After Drew fell, his teammates and Coach Janczyk ran to his side. Coach Janczyk and some of the players noticed that Drew was lying so that his head appeared to be in an awkward position. No one knew precisely what had happened at that time, and at least some of those present suspected a spinal injury. Team captain Daniel Polizzotti testified that he heard a continuous "funny" "gurgling" noise coming from Drew, and knew from what he observed that something "major" was wrong. Other teammates testified that Drew's skin began quickly to change colors. One team member testified that by the time the coaches had arrived, "[Drew] was really blue." Appendix (App.) at 1074.
According to the College, Coach Janczyk acted in accordance with the school's emergency plan by first assessing Drew's condition, then dispatching players to get a trainer and call for an ambulance. Brief for Appellee at 8. Coach Janczyk himself
then began to run toward Musselman Stadium to summon help.
The Kleinknechts dispute the College's version of the facts. They note that although Coach Janczyk claims to have told two players to run to Apple Hall, a nearby dormitory, for help, Coach Anderson did not recall Coach Janczyk's sending anyone for help. Even if Coach Janczyk did send the two players to Apple Hall, the Kleinknechts maintain, his action was inappropriate because Apple Hall was not the location of the nearest telephone. It is undisputed that two other team members ran for help, but the Kleinknechts contend that the team members did this on their own accord, without instruction from either coach.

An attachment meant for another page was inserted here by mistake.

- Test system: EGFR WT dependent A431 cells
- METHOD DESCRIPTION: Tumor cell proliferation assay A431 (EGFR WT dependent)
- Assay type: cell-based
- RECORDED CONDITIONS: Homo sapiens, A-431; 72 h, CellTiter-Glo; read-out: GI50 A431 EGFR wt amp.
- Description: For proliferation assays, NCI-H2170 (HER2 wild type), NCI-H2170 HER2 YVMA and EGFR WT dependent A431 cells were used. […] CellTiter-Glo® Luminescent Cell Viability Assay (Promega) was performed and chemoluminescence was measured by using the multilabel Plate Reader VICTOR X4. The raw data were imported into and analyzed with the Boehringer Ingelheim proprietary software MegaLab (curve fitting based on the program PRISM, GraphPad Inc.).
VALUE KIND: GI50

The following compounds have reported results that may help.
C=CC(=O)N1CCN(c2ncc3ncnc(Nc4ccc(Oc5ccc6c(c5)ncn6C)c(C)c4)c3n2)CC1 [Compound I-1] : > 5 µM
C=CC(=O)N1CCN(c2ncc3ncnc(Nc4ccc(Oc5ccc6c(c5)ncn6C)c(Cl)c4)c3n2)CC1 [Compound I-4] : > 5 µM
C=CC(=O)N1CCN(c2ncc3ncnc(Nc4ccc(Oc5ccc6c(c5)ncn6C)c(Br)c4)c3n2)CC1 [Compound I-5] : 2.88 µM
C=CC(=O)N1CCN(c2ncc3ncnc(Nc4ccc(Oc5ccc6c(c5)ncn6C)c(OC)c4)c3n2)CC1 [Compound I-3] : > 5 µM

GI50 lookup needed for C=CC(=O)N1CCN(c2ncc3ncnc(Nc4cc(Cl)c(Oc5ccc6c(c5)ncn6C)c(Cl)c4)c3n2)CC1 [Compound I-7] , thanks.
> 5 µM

The parties do not dispute that Polizzotti, the team captain, ran toward the stadium, where he knew a training room was located and a student trainer could be found. In doing so, Polizzotti scaled a chain link fence that surrounded the stadium and ran across the field, encountering student trainer Traci Moore outside the door to the training room. He told her that a lacrosse player was down and needed help. She ran toward the football stadium's main gate, managed to squeeze through a gap between one side of the locked gate and the brick pillar forming its support, and continued on to the practice field by foot until flagging a ride from a passing car. In the meantime, Polizzotti continued into the training room where he told the student trainers there what had happened. One of them phoned Plank Gymnasium and told Head Trainer Donolli about the emergency.
Contemporaneously with Polizzotti's dash to the stadium, Dave Kerney, another team member, ran toward the stadium for assistance. Upon seeing that Polizzotti was going to beat him there, Kerney concluded that it was pointless for both of them to arrive at the same destination and changed his course toward the College Union Building. He told the student at the front desk of the emergency on the practice field. The student called his supervisor on duty in the building, and she immediately telephoned for an ambulance.
Student trainer Moore was first to reach Drew. She saw Drew's breathing was labored, and the color of his complexion changed as she...